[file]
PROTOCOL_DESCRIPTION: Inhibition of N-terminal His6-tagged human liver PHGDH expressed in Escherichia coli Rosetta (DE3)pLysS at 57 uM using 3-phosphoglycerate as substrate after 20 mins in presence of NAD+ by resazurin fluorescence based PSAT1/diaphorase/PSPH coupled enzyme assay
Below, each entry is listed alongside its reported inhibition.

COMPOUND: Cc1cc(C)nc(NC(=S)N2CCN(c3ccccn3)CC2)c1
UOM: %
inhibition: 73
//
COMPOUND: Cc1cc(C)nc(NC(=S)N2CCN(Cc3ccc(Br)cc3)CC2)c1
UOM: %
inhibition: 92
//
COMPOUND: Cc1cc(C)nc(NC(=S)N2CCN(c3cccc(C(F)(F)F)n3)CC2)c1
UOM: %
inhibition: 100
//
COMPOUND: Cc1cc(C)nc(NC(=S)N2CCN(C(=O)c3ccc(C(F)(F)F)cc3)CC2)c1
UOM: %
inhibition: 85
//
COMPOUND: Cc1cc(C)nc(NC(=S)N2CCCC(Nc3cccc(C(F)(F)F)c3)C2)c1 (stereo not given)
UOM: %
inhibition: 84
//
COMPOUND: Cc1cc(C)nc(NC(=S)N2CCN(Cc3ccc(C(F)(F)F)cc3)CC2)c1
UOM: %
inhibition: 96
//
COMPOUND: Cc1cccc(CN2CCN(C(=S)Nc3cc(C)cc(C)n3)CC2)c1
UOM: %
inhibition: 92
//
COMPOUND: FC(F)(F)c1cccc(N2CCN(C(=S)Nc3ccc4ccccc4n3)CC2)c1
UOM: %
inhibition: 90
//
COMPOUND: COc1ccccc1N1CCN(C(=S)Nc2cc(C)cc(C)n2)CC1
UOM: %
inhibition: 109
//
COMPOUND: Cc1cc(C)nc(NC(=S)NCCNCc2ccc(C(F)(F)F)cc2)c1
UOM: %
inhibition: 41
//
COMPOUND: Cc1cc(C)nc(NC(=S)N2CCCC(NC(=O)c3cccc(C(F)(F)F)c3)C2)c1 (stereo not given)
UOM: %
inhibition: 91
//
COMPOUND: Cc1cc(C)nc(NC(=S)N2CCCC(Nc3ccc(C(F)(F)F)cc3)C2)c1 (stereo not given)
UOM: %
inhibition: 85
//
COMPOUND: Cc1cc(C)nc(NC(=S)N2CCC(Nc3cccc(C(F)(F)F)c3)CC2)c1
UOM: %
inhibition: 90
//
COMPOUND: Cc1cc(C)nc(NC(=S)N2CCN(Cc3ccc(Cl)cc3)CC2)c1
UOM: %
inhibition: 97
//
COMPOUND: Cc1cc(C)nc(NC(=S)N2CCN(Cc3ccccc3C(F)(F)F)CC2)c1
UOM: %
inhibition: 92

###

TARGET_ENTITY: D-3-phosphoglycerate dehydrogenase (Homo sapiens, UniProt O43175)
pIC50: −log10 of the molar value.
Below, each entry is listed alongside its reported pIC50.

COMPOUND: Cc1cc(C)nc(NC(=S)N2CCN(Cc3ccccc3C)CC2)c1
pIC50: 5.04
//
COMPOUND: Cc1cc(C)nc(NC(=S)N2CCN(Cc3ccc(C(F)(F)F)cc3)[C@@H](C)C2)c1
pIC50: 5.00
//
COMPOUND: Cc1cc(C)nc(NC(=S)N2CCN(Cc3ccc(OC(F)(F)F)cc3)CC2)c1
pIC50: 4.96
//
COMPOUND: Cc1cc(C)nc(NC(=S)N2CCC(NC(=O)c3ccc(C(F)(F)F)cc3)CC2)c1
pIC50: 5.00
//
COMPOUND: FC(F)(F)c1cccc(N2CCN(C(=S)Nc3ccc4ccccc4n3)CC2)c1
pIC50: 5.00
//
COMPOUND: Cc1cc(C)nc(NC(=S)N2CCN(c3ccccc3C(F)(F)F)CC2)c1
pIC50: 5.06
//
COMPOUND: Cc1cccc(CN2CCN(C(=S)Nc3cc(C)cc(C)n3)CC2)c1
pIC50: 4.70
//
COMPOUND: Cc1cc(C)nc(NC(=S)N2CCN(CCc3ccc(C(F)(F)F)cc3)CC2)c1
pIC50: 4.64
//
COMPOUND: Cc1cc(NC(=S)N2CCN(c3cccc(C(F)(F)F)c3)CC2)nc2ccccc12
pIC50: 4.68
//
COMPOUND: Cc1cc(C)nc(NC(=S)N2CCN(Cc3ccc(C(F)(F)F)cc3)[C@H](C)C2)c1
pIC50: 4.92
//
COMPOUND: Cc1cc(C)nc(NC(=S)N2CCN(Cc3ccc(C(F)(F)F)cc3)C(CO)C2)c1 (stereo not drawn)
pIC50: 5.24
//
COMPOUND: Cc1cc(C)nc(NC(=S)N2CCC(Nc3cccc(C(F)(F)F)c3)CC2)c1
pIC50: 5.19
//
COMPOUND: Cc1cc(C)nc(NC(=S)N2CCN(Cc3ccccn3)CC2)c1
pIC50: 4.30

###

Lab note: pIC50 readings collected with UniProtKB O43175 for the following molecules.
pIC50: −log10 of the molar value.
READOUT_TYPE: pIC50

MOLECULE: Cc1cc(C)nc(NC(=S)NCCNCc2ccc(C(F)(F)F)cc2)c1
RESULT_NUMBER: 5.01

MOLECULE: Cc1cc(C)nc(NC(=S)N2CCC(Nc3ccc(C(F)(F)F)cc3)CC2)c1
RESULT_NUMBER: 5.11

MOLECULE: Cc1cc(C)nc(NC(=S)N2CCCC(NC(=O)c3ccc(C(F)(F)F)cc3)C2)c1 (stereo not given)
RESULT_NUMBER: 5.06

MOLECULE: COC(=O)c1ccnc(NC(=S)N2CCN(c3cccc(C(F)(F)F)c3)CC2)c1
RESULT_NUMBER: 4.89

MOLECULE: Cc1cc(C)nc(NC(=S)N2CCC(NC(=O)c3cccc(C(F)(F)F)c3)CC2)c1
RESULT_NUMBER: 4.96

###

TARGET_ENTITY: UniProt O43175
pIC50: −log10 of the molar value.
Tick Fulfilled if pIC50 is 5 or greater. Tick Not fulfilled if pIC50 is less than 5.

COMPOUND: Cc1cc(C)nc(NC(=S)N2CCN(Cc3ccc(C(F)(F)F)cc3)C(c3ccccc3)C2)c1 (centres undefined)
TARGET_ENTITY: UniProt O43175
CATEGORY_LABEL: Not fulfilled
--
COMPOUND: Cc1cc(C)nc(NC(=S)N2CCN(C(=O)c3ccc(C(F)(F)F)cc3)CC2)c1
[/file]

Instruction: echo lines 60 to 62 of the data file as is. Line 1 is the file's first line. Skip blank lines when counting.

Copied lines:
UOM: %
inhibition: 92

###